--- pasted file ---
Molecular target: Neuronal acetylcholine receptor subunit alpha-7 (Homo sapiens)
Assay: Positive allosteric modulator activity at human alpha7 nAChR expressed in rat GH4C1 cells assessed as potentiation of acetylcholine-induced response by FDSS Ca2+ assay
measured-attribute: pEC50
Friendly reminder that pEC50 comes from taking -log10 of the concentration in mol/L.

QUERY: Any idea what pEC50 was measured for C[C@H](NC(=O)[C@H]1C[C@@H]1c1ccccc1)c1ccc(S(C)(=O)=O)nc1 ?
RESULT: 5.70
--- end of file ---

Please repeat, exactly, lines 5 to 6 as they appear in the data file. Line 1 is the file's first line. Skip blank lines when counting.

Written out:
QUERY: Any idea what pEC50 was measured for C[C@H](NC(=O)[C@H]1C[C@@H]1c1ccccc1)c1ccc(S(C)(=O)=O)nc1 ?
RESULT: 5.70